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Our Slaves: Meditations on the Traffic of Black Bodies in Print (Part 2 of 2)


I want to think through these questions raised in my last post a bit differently than Saidiya Hartman and Toni Morrison. Their investigation tends to focus upon the playing in the dark archive of slavery by white writers and artists. I am interested in locating the discussion of the trafficking of black bodies in print in the African-American canon. (If I were a real blogger, I would figure out how to fasten a picture of Kara Walker’s work right here. And in another iteration of this blog-essay-meditation-speculation, I would discuss Walker’s work alongside these poets. But the sky is falling, and there are miles to go before I sleep). I am interested in how black writers, specifically black, contemporary poets, put black bodies to work. What do these printed black bodies presence, and concomitantly what do these black bodies absence? Since this form, the blog, does not require the same argumentative apparatus as the scholarly essay or analytic essay, you will forgive me if I might chase rabbits and clouds and clouds that are shaped like rabbits down holes and around the heavens if need be. Alright then, let’s begin. (Or have we already started?)


Let us start with Terrance Hayes’s slave. As mentioned in the earlier blog, “Speculating Darkly, of the Folk Surreal Future,” Hayes’s slave defies culturally-sanctioned narratives of slavery—ones that remind us of the valor famous ex-slaves such as Harriet Tubman and Frederick Douglass. Hayes’s slave, one that would keep his children in bondage as a means of keeping them close, does not reify the fighting, independent ethos of America. Rather, what is reified in Hayes’s slave is the complicated acceptance and disavowal of slavery. Hayes’s slave presences the difficult choice of how to make family in a situation in which making family is untenable and almost inconceivable. Hayes also presences a more nuanced and complicated notion of black subjectivity, a subjectivity that is often reduced even as some scholars and artists seek to presence it for fear of rendering the captive black body as too disorderly, too funky, too diseased.

There’s a fear of the (captive) black body. And often that fear is dealt with via respectability—making or forcing black subjectivity to resemble recognizable family and kinship structures. Or, quite simply, making black life presentable. Hayes’s slave defies respectability; he, the enslaved father, "talks his children out of running away with the bottom of his shoe." Violence, a whoopin,’ becomes his mechanism of love. Hayes neither sanitizes this image; nor does Hayes castigate or critique the image. Moreover, Hayes does not put a black body to work in a manner that some might argue reifies the pathology that is quite often ascribed to African-American families by sociologist like Daniel Moynihan in his infamous Moynihan Report. But Hayes confronts this potential flattening of the complexity of black families in a manner akin to Langston Hughes arguing for showing the beauty and un-beauty of the folk in Hughes’s “The Negro Artist and the Racial Mountain.” I would argue that Hayes’s putting captive, black bodies to work for him does not reify black pathology in the least bit; instead, Hayes renders the complexity of black subjectivity on its own terms. Hayes’s assessment of the enslaved black father—“This is what it means to believe in ascension and fear climbing”—accounts for the difficulty, the complexity, the contradictions, the abjection of slave life and subjectivity. Hayes statement, his assessment allows for black subjectivity to be at multiple places at once, to be both here and there, complete and fractured, transcendent and mired. In putting this black body to work, Hayes challenges popular disseminations of black narratives, of black bodies in print. Even as more and more artists and scholars seek to presence blackness, Hayes does so without translating blackness or black subjectivity. In other words, Hayes does not bring blackness or black subjectivity into order, into the recognizable, into the respectable. Instead, Hayes makes presence an ignored narrative of the archive of slavery.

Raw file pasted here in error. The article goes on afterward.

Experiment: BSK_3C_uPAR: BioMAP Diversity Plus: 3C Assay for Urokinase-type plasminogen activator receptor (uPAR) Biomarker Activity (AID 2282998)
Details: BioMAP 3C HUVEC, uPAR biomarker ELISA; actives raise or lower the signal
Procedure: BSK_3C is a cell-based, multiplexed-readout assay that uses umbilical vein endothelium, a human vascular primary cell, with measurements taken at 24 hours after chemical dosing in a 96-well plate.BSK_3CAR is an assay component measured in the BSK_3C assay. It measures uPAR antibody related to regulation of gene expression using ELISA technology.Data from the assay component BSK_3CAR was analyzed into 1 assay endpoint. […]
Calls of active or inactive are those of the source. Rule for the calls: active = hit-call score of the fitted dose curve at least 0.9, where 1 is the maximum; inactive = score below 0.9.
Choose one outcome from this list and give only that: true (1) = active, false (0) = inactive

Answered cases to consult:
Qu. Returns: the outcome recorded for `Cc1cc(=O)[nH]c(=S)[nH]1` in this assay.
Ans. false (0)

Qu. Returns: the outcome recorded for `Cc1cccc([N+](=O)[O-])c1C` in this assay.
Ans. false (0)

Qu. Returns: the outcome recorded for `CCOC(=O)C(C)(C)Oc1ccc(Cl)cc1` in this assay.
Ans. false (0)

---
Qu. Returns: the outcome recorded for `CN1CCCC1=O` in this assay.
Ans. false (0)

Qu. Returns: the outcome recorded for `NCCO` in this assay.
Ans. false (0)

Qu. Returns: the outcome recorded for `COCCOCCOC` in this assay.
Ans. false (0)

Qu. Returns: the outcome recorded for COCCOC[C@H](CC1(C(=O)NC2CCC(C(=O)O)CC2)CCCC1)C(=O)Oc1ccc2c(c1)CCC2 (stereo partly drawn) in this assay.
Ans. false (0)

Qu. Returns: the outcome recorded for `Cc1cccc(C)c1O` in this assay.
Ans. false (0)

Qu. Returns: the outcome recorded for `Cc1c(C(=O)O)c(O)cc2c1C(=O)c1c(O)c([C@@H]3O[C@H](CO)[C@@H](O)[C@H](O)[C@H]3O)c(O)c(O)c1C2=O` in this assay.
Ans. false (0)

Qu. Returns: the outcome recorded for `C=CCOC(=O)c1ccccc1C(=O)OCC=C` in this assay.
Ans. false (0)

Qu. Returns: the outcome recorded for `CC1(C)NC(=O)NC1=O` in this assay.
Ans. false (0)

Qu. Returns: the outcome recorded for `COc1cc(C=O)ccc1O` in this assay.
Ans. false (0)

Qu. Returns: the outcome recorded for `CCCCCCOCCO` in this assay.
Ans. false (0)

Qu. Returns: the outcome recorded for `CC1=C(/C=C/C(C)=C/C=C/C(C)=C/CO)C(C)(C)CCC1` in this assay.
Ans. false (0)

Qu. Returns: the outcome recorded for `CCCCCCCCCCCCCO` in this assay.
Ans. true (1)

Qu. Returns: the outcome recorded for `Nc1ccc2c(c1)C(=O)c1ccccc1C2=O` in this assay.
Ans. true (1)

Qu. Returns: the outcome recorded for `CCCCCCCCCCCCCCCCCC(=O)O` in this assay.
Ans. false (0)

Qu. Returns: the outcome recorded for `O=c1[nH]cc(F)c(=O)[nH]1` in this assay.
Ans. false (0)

And in making this moment present, he also potentially offers up a bit more freedom for African-American subjectivity. Quite simply, Hayes offers the reader possibility. Through offering us this captive, black body, one that does not follow the actions of other printed, captive black bodies, Hayes challenges his reader to make room for more nuanced notions of black subjectivity, ones that complicate and defy respectability. Maybe this is how, we, black folks can get free? Here I go again, talking real reckless, but Hayes’s slave might be the folk surreal future we’ve been searching for. Hayes’s slave offers us—the modern reader, the modern black subject—the opportunity to imagine a future in which respectability does not equal freedom.


Freedom = abjection = ∑0∞ (black subjectivity1 +black subjectivity2 +….)n = Folk Surreal Future. Is this the quantum equation that gets us free?

Originally Published: April 25th, 2013

Roger Reeves's poems have appeared in journals such as PoetryPloughshares, American Poetry ReviewBoston Review, and Tin House, among others. Kim Addonizio selected “Kletic of Walt Whitman” for the Best New Poets 2009 anthology. He was awarded a 2013 NEA Fellowship, Ruth Lilly Fellowship by the Poetry Foundation in 2008, two Bread Loaf Scholarships, an Alberta H....